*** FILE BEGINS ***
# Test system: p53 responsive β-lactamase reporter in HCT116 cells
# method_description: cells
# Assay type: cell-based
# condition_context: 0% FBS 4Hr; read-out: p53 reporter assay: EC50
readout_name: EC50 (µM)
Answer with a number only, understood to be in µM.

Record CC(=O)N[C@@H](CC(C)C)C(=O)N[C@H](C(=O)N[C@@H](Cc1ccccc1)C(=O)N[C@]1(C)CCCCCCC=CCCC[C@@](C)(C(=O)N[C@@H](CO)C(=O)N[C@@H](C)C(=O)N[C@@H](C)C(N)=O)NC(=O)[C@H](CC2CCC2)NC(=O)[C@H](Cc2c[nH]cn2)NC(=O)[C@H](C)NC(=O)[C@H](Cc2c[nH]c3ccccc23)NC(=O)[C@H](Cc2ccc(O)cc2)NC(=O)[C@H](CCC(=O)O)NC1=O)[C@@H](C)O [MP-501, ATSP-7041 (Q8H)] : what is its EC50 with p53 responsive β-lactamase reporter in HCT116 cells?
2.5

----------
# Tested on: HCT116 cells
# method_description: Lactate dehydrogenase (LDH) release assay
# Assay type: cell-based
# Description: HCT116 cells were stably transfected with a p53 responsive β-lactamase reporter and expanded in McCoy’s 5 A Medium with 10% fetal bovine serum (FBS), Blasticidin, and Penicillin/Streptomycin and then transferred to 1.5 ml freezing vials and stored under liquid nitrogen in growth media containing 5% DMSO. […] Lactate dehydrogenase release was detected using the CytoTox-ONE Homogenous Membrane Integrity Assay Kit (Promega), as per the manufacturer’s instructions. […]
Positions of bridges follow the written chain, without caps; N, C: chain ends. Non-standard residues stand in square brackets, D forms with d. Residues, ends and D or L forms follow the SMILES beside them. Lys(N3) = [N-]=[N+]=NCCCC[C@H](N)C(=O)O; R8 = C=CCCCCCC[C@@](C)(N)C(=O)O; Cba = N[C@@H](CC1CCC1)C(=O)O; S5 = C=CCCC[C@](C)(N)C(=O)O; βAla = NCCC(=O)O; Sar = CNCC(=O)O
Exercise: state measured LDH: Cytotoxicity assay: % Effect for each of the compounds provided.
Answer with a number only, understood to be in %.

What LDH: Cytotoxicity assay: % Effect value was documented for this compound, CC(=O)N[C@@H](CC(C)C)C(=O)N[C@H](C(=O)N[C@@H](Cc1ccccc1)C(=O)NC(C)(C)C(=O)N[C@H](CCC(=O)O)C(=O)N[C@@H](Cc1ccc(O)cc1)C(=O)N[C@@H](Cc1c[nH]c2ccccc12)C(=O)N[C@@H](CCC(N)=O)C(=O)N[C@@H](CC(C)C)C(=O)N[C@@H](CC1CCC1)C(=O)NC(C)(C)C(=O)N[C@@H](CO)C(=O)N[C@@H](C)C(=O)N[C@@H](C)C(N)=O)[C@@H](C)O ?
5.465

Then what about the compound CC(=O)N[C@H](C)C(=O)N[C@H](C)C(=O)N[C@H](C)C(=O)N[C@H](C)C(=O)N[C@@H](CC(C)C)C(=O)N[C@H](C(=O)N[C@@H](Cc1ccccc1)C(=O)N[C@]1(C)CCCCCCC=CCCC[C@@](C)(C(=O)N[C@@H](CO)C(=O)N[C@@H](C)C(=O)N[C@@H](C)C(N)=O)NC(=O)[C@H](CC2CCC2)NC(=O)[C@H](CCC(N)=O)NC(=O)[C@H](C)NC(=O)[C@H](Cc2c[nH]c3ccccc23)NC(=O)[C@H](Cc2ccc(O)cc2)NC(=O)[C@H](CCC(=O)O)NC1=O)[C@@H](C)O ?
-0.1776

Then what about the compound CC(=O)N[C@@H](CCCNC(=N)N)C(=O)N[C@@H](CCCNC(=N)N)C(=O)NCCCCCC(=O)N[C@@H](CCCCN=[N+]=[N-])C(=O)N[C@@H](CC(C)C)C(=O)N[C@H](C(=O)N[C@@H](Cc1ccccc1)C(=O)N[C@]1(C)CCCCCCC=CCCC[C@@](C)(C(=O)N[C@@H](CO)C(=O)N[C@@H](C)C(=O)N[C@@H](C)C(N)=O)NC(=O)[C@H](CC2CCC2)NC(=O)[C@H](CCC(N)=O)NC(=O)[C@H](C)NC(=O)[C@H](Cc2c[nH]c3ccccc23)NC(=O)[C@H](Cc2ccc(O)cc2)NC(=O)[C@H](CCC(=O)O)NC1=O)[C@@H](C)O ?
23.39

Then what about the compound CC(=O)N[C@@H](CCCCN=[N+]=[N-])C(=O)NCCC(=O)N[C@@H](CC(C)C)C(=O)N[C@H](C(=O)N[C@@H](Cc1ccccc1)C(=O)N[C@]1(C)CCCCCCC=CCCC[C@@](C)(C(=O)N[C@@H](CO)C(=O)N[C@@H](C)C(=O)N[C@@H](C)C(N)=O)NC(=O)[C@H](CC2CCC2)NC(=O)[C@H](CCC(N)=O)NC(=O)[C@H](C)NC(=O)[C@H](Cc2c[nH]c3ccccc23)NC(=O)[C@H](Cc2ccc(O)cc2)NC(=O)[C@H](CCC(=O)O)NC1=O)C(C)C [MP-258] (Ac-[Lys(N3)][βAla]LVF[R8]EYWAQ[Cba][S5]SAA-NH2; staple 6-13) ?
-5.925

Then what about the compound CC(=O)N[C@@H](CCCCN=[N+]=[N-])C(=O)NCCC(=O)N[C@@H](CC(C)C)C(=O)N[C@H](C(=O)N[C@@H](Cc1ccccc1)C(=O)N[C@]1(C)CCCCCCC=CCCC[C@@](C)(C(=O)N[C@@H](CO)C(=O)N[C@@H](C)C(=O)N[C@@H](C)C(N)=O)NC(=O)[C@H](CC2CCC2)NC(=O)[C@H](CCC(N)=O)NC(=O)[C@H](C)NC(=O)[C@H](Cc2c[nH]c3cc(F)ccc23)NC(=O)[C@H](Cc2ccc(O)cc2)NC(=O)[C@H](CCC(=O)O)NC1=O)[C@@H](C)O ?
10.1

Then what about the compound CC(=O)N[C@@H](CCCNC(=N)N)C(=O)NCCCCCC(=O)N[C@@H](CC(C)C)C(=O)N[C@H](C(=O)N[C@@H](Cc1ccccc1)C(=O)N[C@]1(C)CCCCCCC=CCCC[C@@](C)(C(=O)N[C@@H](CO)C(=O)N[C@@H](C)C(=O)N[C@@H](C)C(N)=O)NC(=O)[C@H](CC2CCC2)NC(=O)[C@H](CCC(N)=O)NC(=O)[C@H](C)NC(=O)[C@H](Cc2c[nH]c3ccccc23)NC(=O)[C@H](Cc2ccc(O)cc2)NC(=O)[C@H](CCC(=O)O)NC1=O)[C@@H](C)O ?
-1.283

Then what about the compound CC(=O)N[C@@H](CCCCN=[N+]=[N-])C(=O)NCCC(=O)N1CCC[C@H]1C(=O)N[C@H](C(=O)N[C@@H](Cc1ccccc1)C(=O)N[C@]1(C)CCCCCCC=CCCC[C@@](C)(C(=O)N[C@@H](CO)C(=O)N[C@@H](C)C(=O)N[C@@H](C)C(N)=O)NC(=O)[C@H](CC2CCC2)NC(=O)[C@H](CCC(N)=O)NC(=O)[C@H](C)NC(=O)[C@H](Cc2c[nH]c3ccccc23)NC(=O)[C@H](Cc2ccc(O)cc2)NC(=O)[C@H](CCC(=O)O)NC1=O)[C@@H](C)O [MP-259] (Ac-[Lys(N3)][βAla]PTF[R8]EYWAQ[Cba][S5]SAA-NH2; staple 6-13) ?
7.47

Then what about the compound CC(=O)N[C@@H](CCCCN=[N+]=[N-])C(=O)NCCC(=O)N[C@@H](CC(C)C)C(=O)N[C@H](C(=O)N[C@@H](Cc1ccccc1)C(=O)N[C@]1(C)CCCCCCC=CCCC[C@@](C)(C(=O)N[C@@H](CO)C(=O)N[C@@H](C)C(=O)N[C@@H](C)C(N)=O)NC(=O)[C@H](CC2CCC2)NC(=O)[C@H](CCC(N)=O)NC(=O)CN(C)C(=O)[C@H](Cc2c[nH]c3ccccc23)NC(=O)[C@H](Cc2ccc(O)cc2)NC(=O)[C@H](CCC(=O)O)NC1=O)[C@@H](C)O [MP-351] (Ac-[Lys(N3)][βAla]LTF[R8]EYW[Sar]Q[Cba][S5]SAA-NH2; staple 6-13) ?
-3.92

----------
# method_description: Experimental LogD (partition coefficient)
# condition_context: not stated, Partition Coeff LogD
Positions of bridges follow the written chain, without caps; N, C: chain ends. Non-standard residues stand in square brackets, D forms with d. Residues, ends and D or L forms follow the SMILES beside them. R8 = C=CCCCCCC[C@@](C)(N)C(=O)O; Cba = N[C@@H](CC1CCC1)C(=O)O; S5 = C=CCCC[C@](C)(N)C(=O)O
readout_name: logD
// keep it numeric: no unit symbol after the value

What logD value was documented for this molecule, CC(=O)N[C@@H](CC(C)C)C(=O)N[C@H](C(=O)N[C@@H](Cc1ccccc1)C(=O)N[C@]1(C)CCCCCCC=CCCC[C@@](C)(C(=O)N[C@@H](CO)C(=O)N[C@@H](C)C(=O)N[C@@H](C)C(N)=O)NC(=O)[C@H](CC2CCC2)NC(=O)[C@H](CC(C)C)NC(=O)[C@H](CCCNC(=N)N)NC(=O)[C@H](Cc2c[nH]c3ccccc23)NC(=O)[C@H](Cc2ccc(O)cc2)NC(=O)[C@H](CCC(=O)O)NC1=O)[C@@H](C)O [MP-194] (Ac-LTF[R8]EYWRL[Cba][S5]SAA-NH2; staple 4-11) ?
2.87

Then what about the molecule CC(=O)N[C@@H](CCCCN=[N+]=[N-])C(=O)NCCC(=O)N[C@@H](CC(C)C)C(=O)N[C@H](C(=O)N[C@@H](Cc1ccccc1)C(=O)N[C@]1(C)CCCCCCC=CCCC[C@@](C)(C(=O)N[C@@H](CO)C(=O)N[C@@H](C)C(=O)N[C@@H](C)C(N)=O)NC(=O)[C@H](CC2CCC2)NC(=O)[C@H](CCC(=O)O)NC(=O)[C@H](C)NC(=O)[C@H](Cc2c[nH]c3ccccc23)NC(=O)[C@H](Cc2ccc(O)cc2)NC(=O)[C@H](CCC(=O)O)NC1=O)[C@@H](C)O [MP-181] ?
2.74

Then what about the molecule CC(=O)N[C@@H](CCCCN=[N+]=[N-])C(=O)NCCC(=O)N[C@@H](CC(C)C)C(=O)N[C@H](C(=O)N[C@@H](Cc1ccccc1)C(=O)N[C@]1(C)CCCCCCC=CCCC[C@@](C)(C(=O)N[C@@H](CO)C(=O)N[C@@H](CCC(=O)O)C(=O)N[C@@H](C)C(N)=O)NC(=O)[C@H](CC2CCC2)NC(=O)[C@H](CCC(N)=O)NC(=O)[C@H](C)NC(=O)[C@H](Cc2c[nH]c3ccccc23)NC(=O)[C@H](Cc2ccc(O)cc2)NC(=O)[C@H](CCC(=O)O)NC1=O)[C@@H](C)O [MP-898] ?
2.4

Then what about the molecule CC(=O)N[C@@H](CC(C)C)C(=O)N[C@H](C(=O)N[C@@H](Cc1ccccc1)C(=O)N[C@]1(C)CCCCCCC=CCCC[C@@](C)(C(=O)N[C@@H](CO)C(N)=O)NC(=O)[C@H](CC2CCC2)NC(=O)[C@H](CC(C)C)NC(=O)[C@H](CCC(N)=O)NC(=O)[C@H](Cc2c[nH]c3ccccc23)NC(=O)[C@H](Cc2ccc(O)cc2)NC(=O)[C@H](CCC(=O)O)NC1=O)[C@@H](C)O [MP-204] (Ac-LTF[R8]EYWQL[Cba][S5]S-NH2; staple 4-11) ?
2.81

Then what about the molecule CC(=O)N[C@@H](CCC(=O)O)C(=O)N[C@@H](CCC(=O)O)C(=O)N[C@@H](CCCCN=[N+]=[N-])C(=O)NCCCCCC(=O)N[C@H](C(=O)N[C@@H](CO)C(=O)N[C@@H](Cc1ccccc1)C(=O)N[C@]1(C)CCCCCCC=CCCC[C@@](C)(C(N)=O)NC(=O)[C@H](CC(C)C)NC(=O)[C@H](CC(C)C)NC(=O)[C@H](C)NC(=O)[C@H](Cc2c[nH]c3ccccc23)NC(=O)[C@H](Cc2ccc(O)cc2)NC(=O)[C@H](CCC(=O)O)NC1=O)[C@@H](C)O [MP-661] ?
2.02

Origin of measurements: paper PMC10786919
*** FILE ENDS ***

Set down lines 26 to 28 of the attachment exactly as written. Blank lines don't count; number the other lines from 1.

10.1

Then what about the compound CC(=O)N[C@@H](CCCNC(=N)N)C(=O)NCCCCCC(=O)N[C@@H](CC(C)C)C(=O)N[C@H](C(=O)N[C@@H](Cc1ccccc1)C(=O)N[C@]1(C)CCCCCCC=CCCC[C@@](C)(C(=O)N[C@@H](CO)C(=O)N[C@@H](C)C(=O)N[C@@H](C)C(N)=O)NC(=O)[C@H](CC2CCC2)NC(=O)[C@H](CCC(N)=O)NC(=O)[C@H](C)NC(=O)[C@H](Cc2c[nH]c3ccccc23)NC(=O)[C@H](Cc2ccc(O)cc2)NC(=O)[C@H](CCC(=O)O)NC1=O)[C@@H](C)O ?
-1.283